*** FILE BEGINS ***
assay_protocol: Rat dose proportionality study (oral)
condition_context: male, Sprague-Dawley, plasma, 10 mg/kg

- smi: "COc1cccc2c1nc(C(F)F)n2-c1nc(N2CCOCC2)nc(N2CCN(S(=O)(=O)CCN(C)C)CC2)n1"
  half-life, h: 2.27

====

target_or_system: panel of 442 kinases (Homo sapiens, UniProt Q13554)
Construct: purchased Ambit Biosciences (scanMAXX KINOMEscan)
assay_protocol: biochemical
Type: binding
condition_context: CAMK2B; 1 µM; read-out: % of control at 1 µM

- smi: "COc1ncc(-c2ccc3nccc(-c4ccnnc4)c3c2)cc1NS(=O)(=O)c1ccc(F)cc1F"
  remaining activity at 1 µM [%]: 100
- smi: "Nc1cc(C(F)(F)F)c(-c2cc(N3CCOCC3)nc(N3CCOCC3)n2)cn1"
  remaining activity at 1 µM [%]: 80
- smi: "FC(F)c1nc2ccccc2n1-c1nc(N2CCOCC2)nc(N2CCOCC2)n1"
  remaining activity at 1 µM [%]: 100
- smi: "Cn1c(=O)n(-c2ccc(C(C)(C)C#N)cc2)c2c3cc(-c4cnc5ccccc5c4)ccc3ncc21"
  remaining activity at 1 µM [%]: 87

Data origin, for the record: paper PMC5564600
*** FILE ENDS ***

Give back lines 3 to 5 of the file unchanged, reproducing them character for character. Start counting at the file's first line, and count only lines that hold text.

- smi: "COc1cccc2c1nc(C(F)F)n2-c1nc(N2CCOCC2)nc(N2CCN(S(=O)(=O)CCN(C)C)CC2)n1"
  half-life, h: 2.27

====